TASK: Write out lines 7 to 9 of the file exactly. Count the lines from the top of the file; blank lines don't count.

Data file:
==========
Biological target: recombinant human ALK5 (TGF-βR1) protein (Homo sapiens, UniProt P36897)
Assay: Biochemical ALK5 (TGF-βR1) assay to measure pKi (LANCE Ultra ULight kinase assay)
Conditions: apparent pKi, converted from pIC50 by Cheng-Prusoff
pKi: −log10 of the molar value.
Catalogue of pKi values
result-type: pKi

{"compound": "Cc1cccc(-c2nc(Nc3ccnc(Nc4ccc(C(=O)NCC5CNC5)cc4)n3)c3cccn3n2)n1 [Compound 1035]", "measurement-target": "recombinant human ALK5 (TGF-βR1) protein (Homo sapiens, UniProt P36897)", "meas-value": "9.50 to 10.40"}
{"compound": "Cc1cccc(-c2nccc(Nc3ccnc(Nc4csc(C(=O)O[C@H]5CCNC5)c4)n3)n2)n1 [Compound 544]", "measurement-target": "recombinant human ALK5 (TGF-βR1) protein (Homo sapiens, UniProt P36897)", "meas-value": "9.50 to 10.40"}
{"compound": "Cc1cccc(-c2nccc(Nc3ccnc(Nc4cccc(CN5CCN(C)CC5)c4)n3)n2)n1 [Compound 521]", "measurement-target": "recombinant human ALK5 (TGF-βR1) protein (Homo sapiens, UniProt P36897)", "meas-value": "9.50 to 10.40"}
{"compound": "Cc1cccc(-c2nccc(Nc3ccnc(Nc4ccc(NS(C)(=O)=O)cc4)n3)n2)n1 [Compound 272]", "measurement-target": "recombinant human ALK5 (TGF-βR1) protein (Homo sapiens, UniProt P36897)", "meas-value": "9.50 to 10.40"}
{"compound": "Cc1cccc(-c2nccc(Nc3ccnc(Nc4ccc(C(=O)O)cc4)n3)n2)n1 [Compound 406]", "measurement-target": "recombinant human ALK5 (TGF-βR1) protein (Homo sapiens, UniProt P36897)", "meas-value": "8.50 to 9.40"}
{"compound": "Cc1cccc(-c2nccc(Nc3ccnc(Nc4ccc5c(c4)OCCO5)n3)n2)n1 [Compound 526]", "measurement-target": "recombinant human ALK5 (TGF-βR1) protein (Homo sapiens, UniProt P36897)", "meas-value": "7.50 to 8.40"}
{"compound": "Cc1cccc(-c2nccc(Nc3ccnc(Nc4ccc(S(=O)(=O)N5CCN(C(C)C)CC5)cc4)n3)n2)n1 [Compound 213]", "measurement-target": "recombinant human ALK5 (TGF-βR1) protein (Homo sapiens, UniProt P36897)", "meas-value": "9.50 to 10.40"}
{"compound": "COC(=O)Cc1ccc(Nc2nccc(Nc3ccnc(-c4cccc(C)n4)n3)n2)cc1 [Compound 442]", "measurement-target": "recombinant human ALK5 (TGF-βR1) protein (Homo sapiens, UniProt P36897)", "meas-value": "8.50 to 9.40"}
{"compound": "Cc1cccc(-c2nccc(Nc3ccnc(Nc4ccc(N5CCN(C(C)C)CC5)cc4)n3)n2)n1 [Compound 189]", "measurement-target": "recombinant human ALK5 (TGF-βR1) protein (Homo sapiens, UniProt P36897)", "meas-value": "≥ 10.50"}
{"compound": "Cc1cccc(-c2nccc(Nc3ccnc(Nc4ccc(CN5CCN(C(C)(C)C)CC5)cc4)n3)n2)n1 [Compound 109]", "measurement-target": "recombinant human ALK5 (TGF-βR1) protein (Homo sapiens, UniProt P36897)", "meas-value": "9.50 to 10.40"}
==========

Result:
{"compound": "Cc1cccc(-c2nc(Nc3ccnc(Nc4ccc(C(=O)NCC5CNC5)cc4)n3)c3cccn3n2)n1 [Compound 1035]", "measurement-target": "recombinant human ALK5 (TGF-βR1) protein (Homo sapiens, UniProt P36897)", "meas-value": "9.50 to 10.40"}
{"compound": "Cc1cccc(-c2nccc(Nc3ccnc(Nc4csc(C(=O)O[C@H]5CCNC5)c4)n3)n2)n1 [Compound 544]", "measurement-target": "recombinant human ALK5 (TGF-βR1) protein (Homo sapiens, UniProt P36897)", "meas-value": "9.50 to 10.40"}
{"compound": "Cc1cccc(-c2nccc(Nc3ccnc(Nc4cccc(CN5CCN(C)CC5)c4)n3)n2)n1 [Compound 521]", "measurement-target": "recombinant human ALK5 (TGF-βR1) protein (Homo sapiens, UniProt P36897)", "meas-value": "9.50 to 10.40"}